How to Become a Professional Home Builder – What Sells a Home – Part II

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Many of you have heard the old adage that you never get a second chance to make a good first impression. Well, that is especially true on a home. So I’m going to tell you how to build a good first impression. All of these items will make or break your appraised value and saleability.

1. Landscaping And Driveway

When you go into a beautiful subdivision and you’ve had a pleasant drive to get there, the first thing you’re going to notice about a home when you drive up to it is the landscaping. I’m going to include in that the driveway. The positioning of a home on a lot, the layout of the driveways, the walkways, the design of the decks, the patios, how you landscape around them is very, very important to the aesthetic beauty of the home. To optimize the effect of those factors, I can’t stress to you enough that you always hire a landscape architect [Success Team Member] who will take your plans, and evaluate the site and home specifications. He will prepare a proposal. He’ll draw your home to scale on the survey, and lay out the driveways and the walkways. For a little extra money he will design the decks and the patios and show you how to landscape around the house. This additional effort can make all the difference in the world.

Landscape architects can take those cluster lots where you can’t figure out how to provide privacy to a home and they will do it with ease. They will take that ‘dog’ lot that all the builders have passed on and turn it into the most beautiful lot in the subdivision. They will take that difficult lot where you can’t figure out how to position the home and make it look great. In the end, you can take an ugly home by design and make it look beautiful with the landscaping.

This is where so many builders fail. They get to the end of the project, they’re over budget and they scrimp on landscaping. To do this is like taking a beautiful woman and removing all the makeup, jewelry and clothes. I don’t mean that as a sexist statement, but you get what I’m saying. I’d cut things out of the home before I’d cut the landscaping on the front of the home.

I had a student who built a home that was highlighted in the Atlanta paper. She said the only mistake they made was not having the landscape architect’s input up front. They hired one after beginning construction but wished they had solicited input up front.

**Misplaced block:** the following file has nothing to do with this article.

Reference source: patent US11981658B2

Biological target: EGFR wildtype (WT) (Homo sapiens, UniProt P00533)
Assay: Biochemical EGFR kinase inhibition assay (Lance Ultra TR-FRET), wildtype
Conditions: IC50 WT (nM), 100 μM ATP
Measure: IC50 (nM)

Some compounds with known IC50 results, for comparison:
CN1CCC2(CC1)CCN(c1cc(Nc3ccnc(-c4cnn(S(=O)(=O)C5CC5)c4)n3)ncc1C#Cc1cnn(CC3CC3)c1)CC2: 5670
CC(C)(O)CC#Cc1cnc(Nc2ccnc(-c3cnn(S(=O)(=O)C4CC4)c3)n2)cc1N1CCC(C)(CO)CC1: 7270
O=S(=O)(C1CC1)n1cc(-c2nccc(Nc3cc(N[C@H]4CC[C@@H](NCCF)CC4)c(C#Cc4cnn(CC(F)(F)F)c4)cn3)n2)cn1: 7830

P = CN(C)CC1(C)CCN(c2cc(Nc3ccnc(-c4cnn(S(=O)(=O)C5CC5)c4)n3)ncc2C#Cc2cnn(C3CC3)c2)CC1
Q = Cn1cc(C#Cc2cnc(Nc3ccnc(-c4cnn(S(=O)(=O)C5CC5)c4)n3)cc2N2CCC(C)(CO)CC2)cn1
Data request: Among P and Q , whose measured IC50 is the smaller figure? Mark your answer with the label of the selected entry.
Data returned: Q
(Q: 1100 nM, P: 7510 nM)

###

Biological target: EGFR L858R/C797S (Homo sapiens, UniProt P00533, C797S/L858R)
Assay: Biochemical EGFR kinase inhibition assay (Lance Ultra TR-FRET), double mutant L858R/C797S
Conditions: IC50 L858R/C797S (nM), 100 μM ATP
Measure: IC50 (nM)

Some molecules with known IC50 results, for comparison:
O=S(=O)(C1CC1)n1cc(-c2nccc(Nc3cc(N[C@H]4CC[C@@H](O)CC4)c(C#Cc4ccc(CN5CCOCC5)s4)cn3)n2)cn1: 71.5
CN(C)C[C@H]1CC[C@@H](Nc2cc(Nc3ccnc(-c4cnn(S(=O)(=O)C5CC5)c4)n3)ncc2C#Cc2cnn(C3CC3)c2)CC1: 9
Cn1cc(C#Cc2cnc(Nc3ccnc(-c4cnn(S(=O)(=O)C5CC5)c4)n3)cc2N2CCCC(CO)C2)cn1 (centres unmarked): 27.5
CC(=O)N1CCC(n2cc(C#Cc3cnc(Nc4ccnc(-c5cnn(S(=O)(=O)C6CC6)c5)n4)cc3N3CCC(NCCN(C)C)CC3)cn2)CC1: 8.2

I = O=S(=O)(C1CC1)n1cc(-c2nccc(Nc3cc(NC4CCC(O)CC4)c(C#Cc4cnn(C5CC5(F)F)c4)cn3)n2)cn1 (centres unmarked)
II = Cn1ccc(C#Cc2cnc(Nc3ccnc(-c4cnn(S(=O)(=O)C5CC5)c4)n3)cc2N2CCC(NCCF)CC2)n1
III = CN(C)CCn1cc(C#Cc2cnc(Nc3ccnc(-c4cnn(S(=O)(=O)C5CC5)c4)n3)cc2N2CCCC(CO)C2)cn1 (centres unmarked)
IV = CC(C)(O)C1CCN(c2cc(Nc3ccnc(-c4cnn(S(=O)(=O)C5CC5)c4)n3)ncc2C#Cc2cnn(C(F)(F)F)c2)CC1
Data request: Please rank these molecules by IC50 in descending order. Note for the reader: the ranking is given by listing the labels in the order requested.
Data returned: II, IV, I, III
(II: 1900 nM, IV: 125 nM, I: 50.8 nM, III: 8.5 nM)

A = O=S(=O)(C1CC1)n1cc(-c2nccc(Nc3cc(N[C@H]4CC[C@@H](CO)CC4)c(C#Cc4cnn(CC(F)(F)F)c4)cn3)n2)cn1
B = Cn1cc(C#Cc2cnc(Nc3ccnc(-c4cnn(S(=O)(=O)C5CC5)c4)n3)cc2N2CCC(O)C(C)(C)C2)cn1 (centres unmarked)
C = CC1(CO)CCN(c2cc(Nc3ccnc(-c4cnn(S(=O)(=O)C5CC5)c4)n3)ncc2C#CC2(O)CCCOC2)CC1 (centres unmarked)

And the real beauty of a landscape architect is you can get some of these people for as little as $150. Many nurseries have landscape architects on their staff. They will provide landscaping plans for free if you buy your shrubbery from them. Many landscapers are landscape architects. If they do the landscaping they may do the design work at no additional charge. As an option, you could go to a local university that has a school in landscape architecture. A senior student can be a wealth of knowledge and help.

Over the years I’ve learned how to lay out a home. As a matter of fact, I’m great at laying out a home. But the first time I dealt with a landscape architect, his ideas were so far superior to mine that I knew that I’d never, ever, do this again, no matter what the lot size. It makes all the difference in the world. I feel I get more value for the money from the landscape architect than anybody I deal with.

What you want is a complete layout as seen from the street. For the rear yard, you’ll just do the basics. The customer can complete that based on his or her wants.

Warning, you’ve got to give the landscape architect a budget. If you don’t give them a budget they will show you Paris, and once you’ve seen “Paree” it’s hard to go back to the farm. So tell them you’re only going to spend $600 or $3,000 or whatever your budget may be.

I mentioned the driveway. Have you been to homes and you drive up in a driveway and you automatically go to the side or back door? I’ve been to some homes where I can’t find the front door. I always want the driveway and walkways laid out so that the customer’s eyes are drawn to the front door. The landscape architects know this.

2. Very Steep Driveway Up To The Home

A steep drive, especially when you park at the top will cost 5% to 10% of the value and make it extremely hard to sell.

3. Driveway Inclines Down To The Home

This kind of drive will cost at least 5% of the value and make it hard to sell.

4. Gully Or Very Steep Drop off Behind The Home

This will cost at least 5% of the value and make it hard to sell.

5. Power Lines Behind Or In View Of The Home

This will cost up to 10% of the value and will make it difficult to sell.

6. Terrain In Backyard Unsuitable For Children To Play

This will cost up to 5% of the value and will make it harder to sell.

7. Two Story Drop Off The Deck

The will cost up to 5% of the value and make it harder to sell.